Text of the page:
The Running Physio

TRP's Running Blog

Injury management, nutrition, training and running tips.

Elevator Overhearings + 3 Things You Should Know About Feeling Good


As I left an appointment last Tuesday, I shuffled into a semi-busy elevator. Not super crammed, just a few people who knew each other well enough to engage in light elevator banter. One of them was complaining about her hip and back, and how she had tried everything from Advil to Epsom salts and nothing was “fixing it”. I closed my eyes and willed myself not to say anything. Do chefs go home and create amazing meals for their families, or do they order pizza? You have no idea how agonizing being a fly on the wall to this kind of conversation can be when you work with people who are in pain all day, and see them get better by following a plan. After a beat, her friend interjected and said, “Have you tried physio?” Inside, I lit up. Yes! Yes. I began to fumble in my pockets searching for a stray business card that wasn’t dog-eared. Instead, her friend replies, “Physio? What’s that?”

I freeze. What? No way. How in this day and age does this woman not know what physio is? The doors opened and they scuttled out, leaving me with my hands jammed into my pockets and feeling somewhat irritated.

Ok. Let’s unpack this.

POINT #1) I hate to say this kids, but there is very rarely an “instant fix”. You are a body. When you get a zit, no matter how expensive the cream or facial, it’s gonna take a few days to go away. When you want to gain or lose weight, it doesn’t happen overnight. Yes, yes, the health magazines will promise you “ABS NOW”, but (sorry for more bad news) we know this just.isn’t.true. Chances are you didn’t suddenly wake up with pain completely out of nowhere. It likely snuck around, maybe it gave you some hints for awhile, maybe you thought it would pass. Maybe you thought you slept funny, or maybe that massage you got helped it for a day. Perhaps you recently changed something in your lifestyle, or maybe you spend a lot of time doing a repetitive task. As such, it’s going to take a little bit of time for this pain to go away. If a magic wand existed, we would have figured it out by now. And we certainly wouldn’t have to have six years (plus) of training if this were the case. Which brings me to…

POINT #2) “What’s a physio?” Okay, fair question. My sister works “at the bank” and to me, when I hear this, my brain conjures an image of a bunch of nicely dressed office folks jovially chatting at a water cooler while computers hum away behind them solving complicated bank-y problems. I’m willing to bet this is not what she does all day, and also that my brain’s oversimplification is borderline insulting to her MBA. So, okay, it probably is fair that this woman didn’t know what physio was, or at least that perhaps our profession warrants some clearer description.

Physiotherapists (or Physical Therapists) have an undergraduate degree as well as a Master’s of Physical Therapy. We have a small scope of practice (essentially muscles, bones, and nerves of bodies) but our scope runs deeeeeep. I bet you didn’t know that joints have micro-glides that you can’t feel on your own. We look at how you move on a macro level, and then how you move at a micro level. Then, we take all of this information, and layer your personal story on top. A fencer is going to have a different story than a runner. We can integrate all of this information into a treatment plan to address whatever your problem is in relation to your goals. An assessment for me takes a full 60 minutes - and that’s us moving along at a pretty good clip. FYI - an assessment should be AT LEAST 45 minutes - if it’s not, pack your bags and find someone else who’s more willing to use their brain. People often say to me “you must be physically so tired at the end of the day.” Wrong - I love moving all day, but if I’ve done my job well, it’s my brain that’s fried from doing all of the thinking and reasoning and problem-solving, not my body. Make your physio work for you (because we ain’t cheap).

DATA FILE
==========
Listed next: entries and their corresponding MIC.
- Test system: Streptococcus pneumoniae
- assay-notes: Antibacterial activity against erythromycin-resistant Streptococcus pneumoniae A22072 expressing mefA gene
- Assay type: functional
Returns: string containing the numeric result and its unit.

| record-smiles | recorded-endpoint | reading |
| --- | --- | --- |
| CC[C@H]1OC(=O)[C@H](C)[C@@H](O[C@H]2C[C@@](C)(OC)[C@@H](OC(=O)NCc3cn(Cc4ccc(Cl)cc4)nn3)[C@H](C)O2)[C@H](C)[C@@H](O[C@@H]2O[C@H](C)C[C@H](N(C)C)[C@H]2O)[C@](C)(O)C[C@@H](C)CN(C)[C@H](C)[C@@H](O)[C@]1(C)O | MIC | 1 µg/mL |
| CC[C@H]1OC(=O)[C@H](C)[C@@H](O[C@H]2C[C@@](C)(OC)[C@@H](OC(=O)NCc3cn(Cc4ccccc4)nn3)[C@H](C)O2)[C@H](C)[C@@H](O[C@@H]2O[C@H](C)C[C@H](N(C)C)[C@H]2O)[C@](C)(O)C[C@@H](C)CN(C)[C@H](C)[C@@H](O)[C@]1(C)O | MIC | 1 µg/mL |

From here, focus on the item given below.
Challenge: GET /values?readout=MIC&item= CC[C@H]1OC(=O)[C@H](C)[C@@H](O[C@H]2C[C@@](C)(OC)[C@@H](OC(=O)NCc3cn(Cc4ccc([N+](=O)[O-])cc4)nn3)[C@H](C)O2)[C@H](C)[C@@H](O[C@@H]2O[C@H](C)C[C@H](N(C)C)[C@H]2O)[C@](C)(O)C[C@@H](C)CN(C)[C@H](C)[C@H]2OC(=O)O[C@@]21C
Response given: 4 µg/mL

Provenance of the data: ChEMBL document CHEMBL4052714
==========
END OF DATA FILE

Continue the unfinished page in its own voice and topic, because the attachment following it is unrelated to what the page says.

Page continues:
POINT #3: What’s the difference between physio and [yoga/pilates/trainers/etc…]? Again. Fair question. We are more expensive. We are often harder to book. Why is this justified? Well - full disclosure - sometimes it’s not. If you’re going to a clinic where you receive ultrasound and a hot pack, I 100% agree that you are better off seeing a personal trainer, or spending an hour at a pilates class, or heck, even going outside for some fresh air and a walk. Now that being said, I can fully assure you that if you have a specific goal, or a specific pain or problem, you are hands-down best to see a GOOD physio (refer to Point #2). Your time is limited. Your energy is limited. We can do the thinking for you and say “Ok. If you’ve got TEN minutes in your day, I want you to do the following exercises, and here’s why”. Group classes can be great, but how do you know what you should or shouldn’t be doing? Trainers have a great eye for form, but what about positions that should be modified? What positions SHOULD even be modified? HOW are you doing a particular movement? With what strategies? Google can only get you so far, but that’s a rant for a whole other blog.

If you’ve stuck with me so far - awesome. Next time you’re in The Running Physio, grab a stack of cards, and if you overhear strangers in the elevator talking about pain, just slip them our card with a well-informed smile ;) and know that we’re thankful for the referral.